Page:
Why do some old guitars sound so good? Even inexpensive guitars can age into really good sounding instruments, and some old guitars attain legendary tone. Why is this? The answer can be found in one of three factors and the best combine all of them.
First it should be pointed out that some old guitars sound great… but not all of them. This is true regardless of brand. It is probable that many average sounding guitars don’t make it to old age because they aren’t deemed to be worth taking care of. On the other hand, a guitar that sounds warm and fat when newer will probably experience better care and that translates to relative longevity. But this possibility aside, it is also true that a mediocre guitar is not going to morph into a world class instrument with time. So it can be said that not all older guitars are great sounding, and those with the experience to know can verify this. But it does seem to happen that many older guitars sound better than modern ones. Let us consider why this may be.
What is the most important factor in the tone of any acoustic guitar? The answer is the quality of the top. (Please see my article on Voicing and Tap Tuning for more on this topic.) The availability of quality wood “in the old days” was better than it is now in these days of limited natural resources. It is also probable that judging wood for intrument tops was a skill that has diminished with time. Violin makers know this, and even today the best violins are made by luthiers who know how to find the right wood. So many great old guitars have better top wood than modern guitars. And you can be sure that when you hear an amazing sounding vintage guitar, it owes its tone in large measure to a great top, whether by happenstance or someone’s skill.
Secondly, vintage guitars were made (if they are old enough) by luthiers who understood some of the principles of voicing and tuning. Martin ceased individually voicing their guitars in the 1940’s and 50’s. It is not a coincidence that pre-war Martins and those from the first years after are coveted for their tone, and Martin is still trading on the reputation from those golden years. It is important to understand that voicing alone is not the answer; you can’t voice a poor guitar into greatness. But voicing, when done with skill, will bring out the best in a guitar and will cause all of the parts to work together. So any guitar, made with a great top and voiced/tuned to bring out the best in the wood, will get better with age. Why is this?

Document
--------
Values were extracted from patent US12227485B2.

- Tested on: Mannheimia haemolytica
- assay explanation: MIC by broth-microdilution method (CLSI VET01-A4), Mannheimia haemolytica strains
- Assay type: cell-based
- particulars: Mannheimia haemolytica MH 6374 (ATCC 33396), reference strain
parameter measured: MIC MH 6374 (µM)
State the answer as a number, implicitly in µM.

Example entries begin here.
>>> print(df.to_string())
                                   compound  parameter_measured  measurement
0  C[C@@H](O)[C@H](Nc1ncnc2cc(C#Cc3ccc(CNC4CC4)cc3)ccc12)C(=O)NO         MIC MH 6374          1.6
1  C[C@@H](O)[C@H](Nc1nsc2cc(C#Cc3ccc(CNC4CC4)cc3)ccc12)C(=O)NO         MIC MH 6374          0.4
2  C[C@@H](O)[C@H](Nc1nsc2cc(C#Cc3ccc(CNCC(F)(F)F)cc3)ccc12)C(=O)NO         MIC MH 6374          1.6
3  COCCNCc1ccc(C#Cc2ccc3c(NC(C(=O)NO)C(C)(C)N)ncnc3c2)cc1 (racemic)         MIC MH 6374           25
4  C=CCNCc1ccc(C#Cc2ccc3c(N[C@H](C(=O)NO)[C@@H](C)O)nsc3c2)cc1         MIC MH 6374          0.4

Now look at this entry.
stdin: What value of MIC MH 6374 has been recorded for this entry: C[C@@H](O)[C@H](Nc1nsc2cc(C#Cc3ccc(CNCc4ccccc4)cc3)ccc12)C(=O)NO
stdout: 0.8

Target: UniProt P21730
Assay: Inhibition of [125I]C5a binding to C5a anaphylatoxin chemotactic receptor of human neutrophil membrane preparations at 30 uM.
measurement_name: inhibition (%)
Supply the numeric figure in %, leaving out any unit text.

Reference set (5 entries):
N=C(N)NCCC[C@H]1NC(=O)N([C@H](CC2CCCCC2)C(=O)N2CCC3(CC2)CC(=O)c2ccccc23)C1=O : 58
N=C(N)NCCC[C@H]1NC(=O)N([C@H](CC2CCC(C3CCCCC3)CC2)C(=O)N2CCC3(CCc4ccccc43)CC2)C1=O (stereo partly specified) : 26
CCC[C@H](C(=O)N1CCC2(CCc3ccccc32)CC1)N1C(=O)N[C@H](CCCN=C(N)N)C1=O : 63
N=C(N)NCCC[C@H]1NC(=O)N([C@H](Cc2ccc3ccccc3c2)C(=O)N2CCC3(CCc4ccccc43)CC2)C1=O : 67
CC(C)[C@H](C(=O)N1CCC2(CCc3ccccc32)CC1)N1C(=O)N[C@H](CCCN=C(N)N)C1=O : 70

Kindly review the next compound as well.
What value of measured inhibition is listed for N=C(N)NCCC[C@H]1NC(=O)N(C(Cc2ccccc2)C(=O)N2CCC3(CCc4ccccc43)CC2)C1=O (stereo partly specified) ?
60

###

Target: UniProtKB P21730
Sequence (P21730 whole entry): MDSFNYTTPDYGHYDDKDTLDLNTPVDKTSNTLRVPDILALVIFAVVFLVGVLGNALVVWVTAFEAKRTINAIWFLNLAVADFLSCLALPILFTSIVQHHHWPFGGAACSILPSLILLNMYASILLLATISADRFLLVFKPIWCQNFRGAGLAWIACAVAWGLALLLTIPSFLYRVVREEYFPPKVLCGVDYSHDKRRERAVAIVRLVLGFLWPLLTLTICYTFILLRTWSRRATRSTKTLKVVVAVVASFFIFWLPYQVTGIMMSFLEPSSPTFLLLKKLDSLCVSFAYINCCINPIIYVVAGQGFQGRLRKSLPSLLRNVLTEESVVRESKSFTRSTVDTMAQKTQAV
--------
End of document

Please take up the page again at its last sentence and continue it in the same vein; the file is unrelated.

Wood contains cells that are shaped like tubes. Everyone knows that wood absorbs moisture in humid conditions and expels moisture during dry conditions. This is what causes wood to swell or shrink at different times of the year. The moisture is stored in these hollow cells. There is evidence to suggest that over a long period of time these cells tend to collapse, which in turn limits how much moisture they can absorb. In other words, the older wood becomes more stable and reaches equilibrium. These changes cause the guitar top to become dryer, and lighter and more stiff as it ages… the perfect recipe for an improving top. The lighter and stiffer a top is, the better it will sound if everything else is equal.
Most acoustic players are familiar with the reality that new guitars break in as they are played, and will sound better and better as they are regularly subjected to the vibration of the strings. There are even commercial devices being marketed that propose to simulate this effect, although the actual results from using them get mixed revues. Imagine how the benefits of “playing in” a guitar are amplified over decades. This is yet another possible reason for the great tone many older guitars have.
To sum up: If an older guitar has a great top that has become more stiff and light with age, that has been individually voiced for optimum response, and has played with love over many years, the resulting tonal changes can be extremely pleasing to the ear. No magic, no mystery, just great materials, great craftsmanship, and time!